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Scotian Officials Tell EnCana, 'Thanks, but No Thanks' on Panuke Pipe

The Nova Scotian government gave EnCana Corp. the brush off late Thursday, telling the energy giant it does not want to pay any of the costs for a proposed pipeline to carry natural gas from EnCana's on-and-off-again offshore Deep Panuke project. EnCana had offered the province the opportunity to take an ownership stake. The offer was required under Canadian law.

Energy Minister Bill Dooks said the province completed an indepth financial analysis and reviewed the project with an independent consultant. In the end, he said, it had to turn down the offer to invest. EnCana, which is expected to file an updated regulatory plan on the Panuke project in November, had estimated the subsea pipe would cost about C$233 million. Earlier estimates for the entire Panuke project were put at about C$1 billion ($700 million).

"We've decided that the best route would be not to enter into an agreement in ownership of the pipeline," but rather to gain financial benefits for the province through royalties in the standard Offshore Strategic Energy Agreement with EnCana, Dooks said. "For me to make a recommendation to purchase such a substantial pipeline at this time would not be the direction I would want to go in."

Dooks said, "At this time, we feel Nova Scotians would rather we invest their money in things like education and medicine."

The previous provincial government had promoted and encouraged East Coast exploration, and it planned to sell its stake in EnCana's Panuke pipe to Emera Inc. However, discussions were halted when EnCana announced it would take a time-out on the Panuke project in early 2003 to reassess the market (see Daily GPI, Feb. 18, 2003).

Thursday, Dooks indicated Nova Scotia is no longer interested in selling its Panuke stake.

"To sell it, I'd have to buy it," Dooks said. "That's against the advice of all who took part in this decision."

The Sable Offshore Energy Project (SOEP) is now the only field in production offshore Nova Scotia, and some are forecasting a terminal decline (see Daily GPI, Jan. 10). The Deep Panuke is located about 155 miles offshore Halifax, and it is considered one of the last great hopes to secure new gas supplies offshore Canada's East Coast. After EnCana called a time-out on its exploration efforts, there has been little interest to spend money to explore there.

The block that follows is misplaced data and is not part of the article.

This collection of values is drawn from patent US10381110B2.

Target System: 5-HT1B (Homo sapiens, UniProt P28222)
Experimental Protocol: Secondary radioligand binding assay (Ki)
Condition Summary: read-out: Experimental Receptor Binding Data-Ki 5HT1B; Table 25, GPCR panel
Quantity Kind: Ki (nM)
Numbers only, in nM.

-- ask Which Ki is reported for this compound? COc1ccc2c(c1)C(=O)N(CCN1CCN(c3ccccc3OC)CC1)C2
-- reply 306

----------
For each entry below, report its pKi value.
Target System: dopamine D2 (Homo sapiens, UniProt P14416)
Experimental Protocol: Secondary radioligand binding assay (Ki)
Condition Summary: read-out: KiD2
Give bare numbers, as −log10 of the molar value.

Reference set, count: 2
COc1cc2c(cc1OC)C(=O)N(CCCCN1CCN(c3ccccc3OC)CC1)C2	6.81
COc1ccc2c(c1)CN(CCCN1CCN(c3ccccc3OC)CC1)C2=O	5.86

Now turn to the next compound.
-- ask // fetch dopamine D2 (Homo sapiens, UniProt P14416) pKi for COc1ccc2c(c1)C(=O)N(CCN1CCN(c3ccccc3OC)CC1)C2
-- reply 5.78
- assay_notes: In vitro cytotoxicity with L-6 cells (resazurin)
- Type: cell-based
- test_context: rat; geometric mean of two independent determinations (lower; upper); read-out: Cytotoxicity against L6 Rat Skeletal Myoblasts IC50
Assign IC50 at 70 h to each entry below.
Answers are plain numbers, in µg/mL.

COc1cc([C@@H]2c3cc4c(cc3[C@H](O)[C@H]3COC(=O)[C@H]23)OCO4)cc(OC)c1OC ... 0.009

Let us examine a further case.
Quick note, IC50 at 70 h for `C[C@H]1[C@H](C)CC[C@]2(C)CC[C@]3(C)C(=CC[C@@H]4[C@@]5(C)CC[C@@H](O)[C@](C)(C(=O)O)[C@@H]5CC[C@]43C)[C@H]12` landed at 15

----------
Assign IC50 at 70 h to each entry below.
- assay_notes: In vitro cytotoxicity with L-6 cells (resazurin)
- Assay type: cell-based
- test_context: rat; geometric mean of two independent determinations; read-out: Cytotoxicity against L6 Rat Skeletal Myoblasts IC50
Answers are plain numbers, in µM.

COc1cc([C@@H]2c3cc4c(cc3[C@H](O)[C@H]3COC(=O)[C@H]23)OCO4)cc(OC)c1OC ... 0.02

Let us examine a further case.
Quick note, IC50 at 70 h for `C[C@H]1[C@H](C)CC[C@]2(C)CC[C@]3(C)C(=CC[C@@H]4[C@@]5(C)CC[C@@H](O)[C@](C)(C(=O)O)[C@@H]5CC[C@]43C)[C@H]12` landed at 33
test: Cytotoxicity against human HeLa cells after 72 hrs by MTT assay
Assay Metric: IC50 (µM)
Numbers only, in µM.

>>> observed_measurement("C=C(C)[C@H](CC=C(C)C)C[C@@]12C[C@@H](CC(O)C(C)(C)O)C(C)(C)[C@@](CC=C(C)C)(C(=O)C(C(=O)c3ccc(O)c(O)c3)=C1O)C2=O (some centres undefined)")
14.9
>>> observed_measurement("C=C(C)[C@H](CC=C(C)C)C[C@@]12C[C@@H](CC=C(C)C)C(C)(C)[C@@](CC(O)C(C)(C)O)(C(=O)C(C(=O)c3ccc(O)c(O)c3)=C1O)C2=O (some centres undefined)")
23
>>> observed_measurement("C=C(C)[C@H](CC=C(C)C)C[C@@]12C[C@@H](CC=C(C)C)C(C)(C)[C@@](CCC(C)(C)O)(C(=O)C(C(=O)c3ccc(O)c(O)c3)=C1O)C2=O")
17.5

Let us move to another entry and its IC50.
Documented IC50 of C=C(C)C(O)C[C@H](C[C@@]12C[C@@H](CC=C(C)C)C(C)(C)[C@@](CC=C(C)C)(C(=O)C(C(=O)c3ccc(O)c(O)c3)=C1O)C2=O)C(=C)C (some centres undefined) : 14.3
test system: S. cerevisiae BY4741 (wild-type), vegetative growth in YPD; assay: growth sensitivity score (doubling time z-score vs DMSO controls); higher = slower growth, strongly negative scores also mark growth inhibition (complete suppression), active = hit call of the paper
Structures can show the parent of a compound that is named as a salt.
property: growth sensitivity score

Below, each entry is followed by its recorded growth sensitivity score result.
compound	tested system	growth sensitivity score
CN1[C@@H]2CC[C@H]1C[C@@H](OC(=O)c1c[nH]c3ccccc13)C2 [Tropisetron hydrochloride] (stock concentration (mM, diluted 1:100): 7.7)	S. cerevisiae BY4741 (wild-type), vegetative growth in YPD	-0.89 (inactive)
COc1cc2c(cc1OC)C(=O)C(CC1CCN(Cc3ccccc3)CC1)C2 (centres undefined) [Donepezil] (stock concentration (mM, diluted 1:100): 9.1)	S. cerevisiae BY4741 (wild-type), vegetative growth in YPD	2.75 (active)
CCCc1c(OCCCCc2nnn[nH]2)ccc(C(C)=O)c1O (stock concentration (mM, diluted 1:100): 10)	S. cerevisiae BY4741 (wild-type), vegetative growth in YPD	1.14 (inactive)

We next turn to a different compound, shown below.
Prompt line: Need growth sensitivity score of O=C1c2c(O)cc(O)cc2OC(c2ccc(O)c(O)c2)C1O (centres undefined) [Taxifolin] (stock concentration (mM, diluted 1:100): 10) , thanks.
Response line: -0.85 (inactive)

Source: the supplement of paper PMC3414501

Just days ago, the National Energy Board (NEB) in its "Short-Term Canadian Natural Gas Deliverability -- 2006-2008" report, said "progress toward developing the Deep Panuke project may be key to encouraging additional exploration activity off the East Coast..." However, the NEB noted no gas-related exploration drilling is planned offshore Nova Scotia this year.

"Global competition for offshore drilling equipment, resulting in requirements for longer-term commitments and higher costs, is compounding the difficulty of encouraging additional exploration interest in the area. Existing exploration licenses continue to be relinquished, and there is no new call for bids in 2006."

Estimated to hold up to 1 Tcf of gas and able to produce up to 400 MMcf/d when it was discovered in 2000 (see Daily GPI, Aug. 10, 2000; Feb. 25, 2000), the project was shelved following disappointing drilling results (see Daily GPI, Feb. 18, 2003). However, in July, EnCana established a framework for a do-over, and it issued an Offshore Strategic Energy Agreement with the province outlining royalties and other project details (see Daily GPI, July 5; June 30). A month later, EnCana filed a revised production plan, reducing Panuke's estimated production by 25% (see Daily GPI, Aug. 30).

EnCana has not indicated whether it will move forward with the Panuke facility, but it is taking bids through Nov. 9 for construction of the main Panuke platform, and at least six companies have submitted bids. Still to be decided is how to get the gas to market, and there are two options on the table: build a new 176-kilometer underwater pipeline or use the subsea pipe that carries gas from the SOEP.

Documents submitted to the Canada-Nova Scotia Offshore Petroleum Board earlier this month also indicate the Panuke project could have trouble finding a processing location once the gas is piped ashore. The Goldboro Industrial Park, where EnCana plans to bring the gas ashore, already has optioned most of its industrial land to a consortium interested in building a petrochemical and liquefied natural gas (LNG) plant, according to a filing by the Municipality of the District of Guysborough.

"The majority of the industrial park lands are currently optioned to Keltic Petrochemicals Inc. and Maple LNG to allow the development of the proposed LNG and petrochemical facilities to proceed," the municipality's chief administrative officer Dan McDougall said in a four-page letter to the board. Like the EnCana project, the LNG consortium is targeting an in-service date of 2010, McDougall said (see Daily GPI, Dec. 23, 2005). Neither the Panuke project nor the Keltic LNG facility has received final regulatory approval to proceed.

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